This is the first in a three-part series opposing ranked-choice voting, Question 5 on the state ballot in November.
“Democracy is the worst form of government, except for all the others,” said Winston Churchill.
The famous British Prime Minister thought our democratic system of government was inherently and intentionally inefficient and lacked the streamlined nature of systems placing efficiency above the popular will. But its inefficiency gives the people time to consider the results of their votes.
The American democratic, electoral system is “presidential.” Unlike a parliament, where all candidates of several parties run by district with no general election of the head of government, the U.S. system has statewide elections, usually with a choice between candidates of only two parties.
The state-based system used by the federal government is also used in the states themselves – including Maine. The governor is elected statewide, while the Legislature is elected by district.
From 1820 until 1879, the system generally worked well in Maine. But that year, three candidates gained votes – Republican, Democratic and Greenback. None had a majority, throwing the election into the Legislature.
Disagreement centered on whether the old Legislature or the newly elected one should pick the governor. Conflict threatened, and Joshua Chamberlain, former governor and former Civil War general, was asked to separate the armed parties. Finally, the state Supreme Court decided and a Republican became governor.
To prevent such an embarrassing and dangerous situation from arising again, Maine amended the state constitution to allow for “choice by plurality of all the votes.”
Since 1974, Maine has experienced a series of multi-candidate races for governor, usually with three leading candidates and usually won by a plurality not a majority. Four former Democrats have run as independents and two were elected. Another came close, while the still another sharply reduced the incumbent’s vote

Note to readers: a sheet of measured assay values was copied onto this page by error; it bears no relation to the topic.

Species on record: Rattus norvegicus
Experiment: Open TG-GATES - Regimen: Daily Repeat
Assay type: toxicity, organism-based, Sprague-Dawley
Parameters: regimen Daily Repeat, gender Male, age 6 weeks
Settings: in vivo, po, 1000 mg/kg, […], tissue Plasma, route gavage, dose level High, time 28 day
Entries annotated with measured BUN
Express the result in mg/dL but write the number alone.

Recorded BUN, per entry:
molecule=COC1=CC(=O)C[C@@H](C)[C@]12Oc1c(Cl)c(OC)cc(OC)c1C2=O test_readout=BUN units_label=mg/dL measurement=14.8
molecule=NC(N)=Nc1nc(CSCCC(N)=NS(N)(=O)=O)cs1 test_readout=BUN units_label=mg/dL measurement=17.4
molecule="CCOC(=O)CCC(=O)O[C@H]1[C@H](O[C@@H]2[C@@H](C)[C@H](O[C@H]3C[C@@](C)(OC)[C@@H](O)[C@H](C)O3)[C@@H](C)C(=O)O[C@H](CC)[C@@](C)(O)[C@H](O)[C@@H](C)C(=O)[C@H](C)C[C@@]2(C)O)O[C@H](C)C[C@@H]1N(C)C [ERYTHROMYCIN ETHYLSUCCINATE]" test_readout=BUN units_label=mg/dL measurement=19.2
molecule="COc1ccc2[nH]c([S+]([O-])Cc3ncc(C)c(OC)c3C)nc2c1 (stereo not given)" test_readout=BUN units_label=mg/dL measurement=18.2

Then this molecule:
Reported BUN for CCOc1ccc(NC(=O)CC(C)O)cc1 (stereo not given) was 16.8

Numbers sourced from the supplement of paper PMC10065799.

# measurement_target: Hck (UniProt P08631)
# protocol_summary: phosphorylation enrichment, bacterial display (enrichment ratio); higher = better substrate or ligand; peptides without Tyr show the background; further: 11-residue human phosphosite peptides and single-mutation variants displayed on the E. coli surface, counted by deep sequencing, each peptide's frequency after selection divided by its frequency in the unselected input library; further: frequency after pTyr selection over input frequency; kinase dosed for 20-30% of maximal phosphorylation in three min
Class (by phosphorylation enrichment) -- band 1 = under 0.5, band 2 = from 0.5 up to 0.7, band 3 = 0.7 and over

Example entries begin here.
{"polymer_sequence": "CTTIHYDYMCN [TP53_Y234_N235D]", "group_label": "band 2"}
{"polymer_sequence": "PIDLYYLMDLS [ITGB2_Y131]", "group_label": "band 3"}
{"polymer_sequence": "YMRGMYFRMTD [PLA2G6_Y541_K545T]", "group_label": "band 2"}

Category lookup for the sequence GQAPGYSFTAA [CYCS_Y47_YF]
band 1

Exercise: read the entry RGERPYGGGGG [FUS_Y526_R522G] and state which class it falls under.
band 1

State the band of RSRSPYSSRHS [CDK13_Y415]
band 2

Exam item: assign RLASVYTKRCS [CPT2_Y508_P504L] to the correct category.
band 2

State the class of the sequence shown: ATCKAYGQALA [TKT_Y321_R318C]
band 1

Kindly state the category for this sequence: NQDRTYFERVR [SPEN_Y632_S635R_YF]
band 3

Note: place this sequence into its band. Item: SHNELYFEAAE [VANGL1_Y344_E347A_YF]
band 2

The frequent selection of the governor by plurality raised little or no concern until the 2010 election of Republican Paul LePage. The majority of voters supported either independent Eliot Cutler or Democrat Libby Mitchell. A fourth candidate also gained votes.
LePage again profited from an opposition vote split between Cutler and Democrat Mike Michaud, and was reelected in 2014.
Two conclusions seem clear from his elections. LePage would not have won if the opposition had not been split. And he benefitted from the tea party wave in 2010 and became one of the most controversial governors in state history, being for many an embarrassment to the state, because of remarks some thought racist.
The divided opposition had reason to regret their having failed to unite behind either Cutler or the Democrat. But some voters felt they should have to abandon their first choice in the name of the practical politics that could have stopped LePage.
As unusual as this situation might appear, it isn’t. While many developed countries use the parliamentary system, voters in these countries also understand that their district choice is a vote for the top executive.
No further away than Canada, there are three major parties that run candidates in districts all across the country. The party gaining the most votes – virtually always a plurality and much less than a majority – names the country’s prime minister and the premiers of its provinces.
There are no coalitions; the minority rules. The system works satisfactorily, because all parties are committed to making it work.
In the U.S., the plurality system, used nationally and in 39 states, works. Major new parties seldom arise, but third parties come and go. Remember in 1879, the third candidate came from the long-forgotten Greenback Party.
For a new party to establish itself as an alternative, it must win its way into the top two. The last new party to make the grade was the Republican Party in 1860. The ranked-choice system could inadvertently and easily create new parties and always prevent majority winners.
Ranked-choice voting, in which voters can also pick second and third choices, might have prevented LePage’s elections. But it would have been a revolutionary and unprecedented change in the American political system.
Today, voters must make their own choice whether they prefer to vote on principal or party, even if that means seeing their candidate lose, or to pick an acceptable alternative. Ranked-choice voting would promote even more split voting with the ultimate winner hidden behind a computer calculation.
The problem with the LePage elections may have been more with divided voter opinion than the voting system. You cannot fix one by changing the other.
Next: The problems with ranked-choice voting. Third: Alternatives.